A Debt to Pleasure - John Wilmot, 2nd of Earl of Rochester
By Black Shuck Cambridge Ghost Tours, Jul 3 2015 03:05PM
The 2nd Earl of Rochester?
No, he is not a ghost, neither here in Cambridge or elsewhere. His spirit rests peacefully it seems.
Come to think of it, he didn't even study at Cambridge (more's the pity for us!) - he went to Wadham College, Oxford and his country home was Adderbury, Oxfordshire. His family were Royalists and fought for the King in battles on the west side of England.
However, our team at Black Shuck Cambridge Ghost Tours are bringing John Wilmot, 2nd of Earl of Rochester, poet, playboy and all round naughty boy of the 17th century Royal Court to Cambridge. At least in the guise you see in the photographs. Our team member Tom has played Rochester many times, including in the famous play 'The Libertine' (you may also know the film version starring Johnny Depp as Rochester) on a UK tour and in London at the famous King's Head theatre. Our team also brought Rochester's poetry to life in an original show 'A debt to pleasure' at the Southwark Playhouse London - which we have adapted for our latest event in Cambridge. We can't let him rest in piece - we've been digging him up for the last ten years!
Just who was John Wilmot?
A thug, a rebel, a debauched mess - and the most brilliant poet to have ever lived.
Born in Oxfordshire in 1647, his father Henry was a dashing Cavalier and was created Earl of Rochester for his service to Charles II. By the age of 16, and at Wadham College, Oxford, John Wilmot was already known for his debauched lifestyle. Charles II took John under his wing (and gave him a hearty allowance) and he soon became the talk of the Royal Court in Restoration London.
His exploits became infamous - at 18 he kidnapped his rich wife-to-be and spent 3 weeks in the Tower of London for it. He showed his bravery by becoming a naval hero - and promptly returned to London to woo Nell Gywn and many actresses of the London stage. But as a poet, he had a love of acting and theatre, and trained his mistress Elizabeth Barry to become the greatest tragic actress of her age. He had life long friendships with Nell Gwyn and Aphra Behn, the first professional female playwright.
His lifestyle soon took a toll during his 20s, along with the 'merry gang' of the Royal court, each night was spent gambling, drinking with wine and women. He also delighted in rebelling against his friend, Charles II - including writing verse worthy of treason and smashing up the King's prize sundial on a drunken night where he infamously said "what.. does thou stand here to f**k time?" Things crashed to an all time low when his young friend was killed on another drunken binge by a night watch pikeman, and Rochester fled the scene rather than helping. Trying to flee from the King - Rochester set up as a Quack Doctor on Tower hill, using a fake Italian persona called 'Dr Bendo' who said he could cure your veneral diseases, by sleeping with women who were affected. Sometimes this was achieved by dressing in drag as 'Mrs Bendo' the doctor's wife!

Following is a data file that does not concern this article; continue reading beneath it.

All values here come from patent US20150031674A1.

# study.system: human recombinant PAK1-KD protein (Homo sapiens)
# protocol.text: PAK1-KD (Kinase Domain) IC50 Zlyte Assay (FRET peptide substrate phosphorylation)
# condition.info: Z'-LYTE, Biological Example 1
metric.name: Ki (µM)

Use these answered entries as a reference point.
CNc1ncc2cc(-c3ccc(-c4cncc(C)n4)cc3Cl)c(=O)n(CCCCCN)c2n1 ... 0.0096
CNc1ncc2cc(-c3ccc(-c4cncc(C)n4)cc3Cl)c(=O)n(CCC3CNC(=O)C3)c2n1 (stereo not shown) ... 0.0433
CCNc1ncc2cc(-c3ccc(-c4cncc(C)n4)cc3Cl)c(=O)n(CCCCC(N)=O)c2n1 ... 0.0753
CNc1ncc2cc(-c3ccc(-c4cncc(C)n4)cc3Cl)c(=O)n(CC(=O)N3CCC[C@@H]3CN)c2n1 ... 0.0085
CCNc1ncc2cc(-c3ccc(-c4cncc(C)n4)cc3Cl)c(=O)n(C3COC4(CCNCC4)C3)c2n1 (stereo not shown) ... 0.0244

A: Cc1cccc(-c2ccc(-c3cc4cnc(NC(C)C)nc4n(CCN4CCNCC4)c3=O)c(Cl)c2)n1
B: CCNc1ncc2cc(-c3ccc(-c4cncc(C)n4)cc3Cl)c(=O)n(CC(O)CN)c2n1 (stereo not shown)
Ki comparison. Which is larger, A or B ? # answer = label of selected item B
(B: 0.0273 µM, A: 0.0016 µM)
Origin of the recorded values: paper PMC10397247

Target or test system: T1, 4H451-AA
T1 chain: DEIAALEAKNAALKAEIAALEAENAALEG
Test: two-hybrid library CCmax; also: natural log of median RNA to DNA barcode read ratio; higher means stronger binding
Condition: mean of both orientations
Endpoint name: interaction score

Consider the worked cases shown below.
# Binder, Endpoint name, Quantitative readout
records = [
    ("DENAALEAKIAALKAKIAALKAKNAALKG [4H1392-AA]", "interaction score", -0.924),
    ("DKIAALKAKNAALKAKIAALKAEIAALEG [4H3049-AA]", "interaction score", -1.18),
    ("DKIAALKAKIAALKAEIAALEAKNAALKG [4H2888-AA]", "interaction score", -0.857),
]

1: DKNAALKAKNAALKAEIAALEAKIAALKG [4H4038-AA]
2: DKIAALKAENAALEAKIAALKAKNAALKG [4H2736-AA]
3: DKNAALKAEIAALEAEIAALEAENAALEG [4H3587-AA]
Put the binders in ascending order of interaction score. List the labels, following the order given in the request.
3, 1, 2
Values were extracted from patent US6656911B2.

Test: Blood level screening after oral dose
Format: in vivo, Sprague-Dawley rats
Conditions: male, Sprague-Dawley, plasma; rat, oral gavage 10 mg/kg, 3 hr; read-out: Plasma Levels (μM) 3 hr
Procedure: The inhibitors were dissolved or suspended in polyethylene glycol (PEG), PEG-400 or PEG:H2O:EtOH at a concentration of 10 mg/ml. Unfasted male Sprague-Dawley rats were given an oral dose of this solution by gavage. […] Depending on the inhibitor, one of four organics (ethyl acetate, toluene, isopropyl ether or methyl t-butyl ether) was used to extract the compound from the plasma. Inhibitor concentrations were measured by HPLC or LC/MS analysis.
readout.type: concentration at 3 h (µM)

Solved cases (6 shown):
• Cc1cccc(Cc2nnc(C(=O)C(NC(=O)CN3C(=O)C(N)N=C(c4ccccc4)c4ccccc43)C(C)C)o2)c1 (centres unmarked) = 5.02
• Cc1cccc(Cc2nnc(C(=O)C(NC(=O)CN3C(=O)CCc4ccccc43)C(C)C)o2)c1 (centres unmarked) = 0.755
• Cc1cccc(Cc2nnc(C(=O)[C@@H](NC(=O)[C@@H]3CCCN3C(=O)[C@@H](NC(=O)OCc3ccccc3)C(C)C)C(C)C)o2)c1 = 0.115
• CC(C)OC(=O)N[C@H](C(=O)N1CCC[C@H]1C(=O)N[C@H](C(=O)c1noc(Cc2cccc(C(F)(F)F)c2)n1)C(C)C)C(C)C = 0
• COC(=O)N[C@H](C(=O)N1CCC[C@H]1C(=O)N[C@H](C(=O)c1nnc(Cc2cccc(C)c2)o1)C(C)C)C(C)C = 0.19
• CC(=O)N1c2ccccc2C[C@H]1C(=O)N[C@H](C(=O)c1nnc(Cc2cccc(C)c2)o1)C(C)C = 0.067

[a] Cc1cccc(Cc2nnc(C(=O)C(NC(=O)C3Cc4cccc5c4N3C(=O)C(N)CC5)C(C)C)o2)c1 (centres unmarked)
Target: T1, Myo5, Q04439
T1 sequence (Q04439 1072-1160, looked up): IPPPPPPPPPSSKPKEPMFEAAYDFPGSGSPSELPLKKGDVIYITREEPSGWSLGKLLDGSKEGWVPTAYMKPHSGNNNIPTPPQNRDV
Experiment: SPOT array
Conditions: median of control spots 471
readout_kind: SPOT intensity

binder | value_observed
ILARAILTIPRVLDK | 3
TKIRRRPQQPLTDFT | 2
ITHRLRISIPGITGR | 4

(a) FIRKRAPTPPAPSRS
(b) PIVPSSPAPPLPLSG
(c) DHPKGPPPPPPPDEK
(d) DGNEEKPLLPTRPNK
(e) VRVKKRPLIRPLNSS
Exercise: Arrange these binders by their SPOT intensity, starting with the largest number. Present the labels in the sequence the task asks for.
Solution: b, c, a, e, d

Ironically by his 30s, Rochester was himself infected by various veneral diseases. This, and his alcoholism caused his death - at age 33.
His Libertine lifestyle influenced his poetry, but it isn't just swearing and naughtiness. The genius of Rochester is to mix the highest sentiment, most beautifully expressed with the most base of emotions, crude and cruel. His work is full of parody, especially of politics and over zealous love poetry of the day. It stands the test of time as hilariously funny. Rochester had a interesting connection to women, although known for his womanising ways, he maintained platonic friendships with intelligent women and supported their right to make a living in the arts by being their patron. Many of his poems are written from the point of view of a woman, expressing the gender frustration of the age. He was as much a sensitive, romantic poet and artist as a drunken hellbrand.
Sadly, Rochester was never taken quite as seriously as he should have been as a poet, due to his personaliity, as well as the dirty subjects and language in his poems. He was mostly unpublished in his own day, and much of his work destroyed as 'filthy' after his death. What was left went largely ignored - especially in the 19th century.
So what (if any!) is the Cambridge connection?
The 1920's saw a new interest in the Restoration era and and the work of Rochester - Ezra Pound the poet and writer compared him to more famous poets of his age. At King's College, Cambridge, the future editor of T.S Eliot's work (and room-mate!) - an undergraduate called John Davy Hayward published, whilst still at Kings College, the first complete edition of the works of the Earl of Rochester in 1923.
We believe Rochester's poems take on a new vibrancy when performed live - after all, he loved and wrote for the stage. So to hear and see them performed by our very own Rochester - Join us at the fantastic Cambridge corset shop Quiver on the 17th July for 'A Debt to Pleasure'. It's an interactive, immersive theatrical experience with alcohol (of course!) It will be as crazy and debauched as the earl himself - who wouldn't want to spend an evening in his company?
To buy tickets - (and for an early bird discount) go to